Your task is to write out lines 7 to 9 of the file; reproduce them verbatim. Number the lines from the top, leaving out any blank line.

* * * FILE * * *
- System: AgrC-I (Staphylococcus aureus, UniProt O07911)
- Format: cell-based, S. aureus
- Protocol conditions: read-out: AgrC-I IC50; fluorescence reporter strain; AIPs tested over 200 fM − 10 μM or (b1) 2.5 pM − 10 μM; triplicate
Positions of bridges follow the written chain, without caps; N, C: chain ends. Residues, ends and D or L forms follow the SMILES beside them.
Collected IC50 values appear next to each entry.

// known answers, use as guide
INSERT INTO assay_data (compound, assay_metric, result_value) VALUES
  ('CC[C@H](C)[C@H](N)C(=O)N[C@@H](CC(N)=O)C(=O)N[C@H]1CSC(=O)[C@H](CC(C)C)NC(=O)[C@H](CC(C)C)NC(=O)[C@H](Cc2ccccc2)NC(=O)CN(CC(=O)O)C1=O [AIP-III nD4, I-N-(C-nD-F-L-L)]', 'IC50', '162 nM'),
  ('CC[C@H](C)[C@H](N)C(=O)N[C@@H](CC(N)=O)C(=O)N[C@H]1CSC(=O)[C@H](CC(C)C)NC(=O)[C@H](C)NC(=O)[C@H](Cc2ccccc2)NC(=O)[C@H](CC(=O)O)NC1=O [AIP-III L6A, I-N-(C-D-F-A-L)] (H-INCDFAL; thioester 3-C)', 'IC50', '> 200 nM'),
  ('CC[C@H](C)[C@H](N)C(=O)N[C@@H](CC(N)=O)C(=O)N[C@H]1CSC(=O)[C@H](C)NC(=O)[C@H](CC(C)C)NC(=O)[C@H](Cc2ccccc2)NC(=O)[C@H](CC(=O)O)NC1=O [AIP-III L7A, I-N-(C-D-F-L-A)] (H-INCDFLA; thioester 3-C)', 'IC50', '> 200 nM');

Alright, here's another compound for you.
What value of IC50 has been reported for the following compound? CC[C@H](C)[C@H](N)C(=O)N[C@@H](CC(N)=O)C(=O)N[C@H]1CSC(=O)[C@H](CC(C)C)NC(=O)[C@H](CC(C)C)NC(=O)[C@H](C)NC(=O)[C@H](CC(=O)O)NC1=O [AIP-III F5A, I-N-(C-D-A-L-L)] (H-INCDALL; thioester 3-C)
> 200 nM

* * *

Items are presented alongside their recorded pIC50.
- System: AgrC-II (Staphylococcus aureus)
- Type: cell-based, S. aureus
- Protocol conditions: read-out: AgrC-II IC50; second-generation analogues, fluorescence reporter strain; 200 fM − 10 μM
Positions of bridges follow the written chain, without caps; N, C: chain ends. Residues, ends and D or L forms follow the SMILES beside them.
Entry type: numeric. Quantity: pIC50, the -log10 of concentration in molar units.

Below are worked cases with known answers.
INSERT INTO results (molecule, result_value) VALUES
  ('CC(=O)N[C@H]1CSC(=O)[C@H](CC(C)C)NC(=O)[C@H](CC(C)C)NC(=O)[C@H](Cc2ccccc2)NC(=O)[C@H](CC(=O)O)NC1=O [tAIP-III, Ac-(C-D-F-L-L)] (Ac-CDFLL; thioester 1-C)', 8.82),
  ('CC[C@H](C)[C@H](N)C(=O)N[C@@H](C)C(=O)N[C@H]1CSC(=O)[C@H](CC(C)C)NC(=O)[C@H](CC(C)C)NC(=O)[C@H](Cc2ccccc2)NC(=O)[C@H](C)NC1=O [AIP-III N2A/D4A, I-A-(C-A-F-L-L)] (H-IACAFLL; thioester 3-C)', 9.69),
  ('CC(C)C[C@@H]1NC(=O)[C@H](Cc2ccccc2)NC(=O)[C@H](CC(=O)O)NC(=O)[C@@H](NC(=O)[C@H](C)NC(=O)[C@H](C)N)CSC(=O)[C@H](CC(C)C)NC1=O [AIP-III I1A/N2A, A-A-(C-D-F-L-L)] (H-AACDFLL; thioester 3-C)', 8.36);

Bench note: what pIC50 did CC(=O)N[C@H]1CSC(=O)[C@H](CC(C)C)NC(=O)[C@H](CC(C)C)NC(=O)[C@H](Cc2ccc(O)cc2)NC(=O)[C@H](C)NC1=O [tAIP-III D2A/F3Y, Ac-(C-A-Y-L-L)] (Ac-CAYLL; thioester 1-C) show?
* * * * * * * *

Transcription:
INSERT INTO assay_data (compound, assay_metric, result_value) VALUES
  ('CC[C@H](C)[C@H](N)C(=O)N[C@@H](CC(N)=O)C(=O)N[C@H]1CSC(=O)[C@H](CC(C)C)NC(=O)[C@H](CC(C)C)NC(=O)[C@H](Cc2ccccc2)NC(=O)CN(CC(=O)O)C1=O [AIP-III nD4, I-N-(C-nD-F-L-L)]', 'IC50', '162 nM'),
  ('CC[C@H](C)[C@H](N)C(=O)N[C@@H](CC(N)=O)C(=O)N[C@H]1CSC(=O)[C@H](CC(C)C)NC(=O)[C@H](C)NC(=O)[C@H](Cc2ccccc2)NC(=O)[C@H](CC(=O)O)NC1=O [AIP-III L6A, I-N-(C-D-F-A-L)] (H-INCDFAL; thioester 3-C)', 'IC50', '> 200 nM'),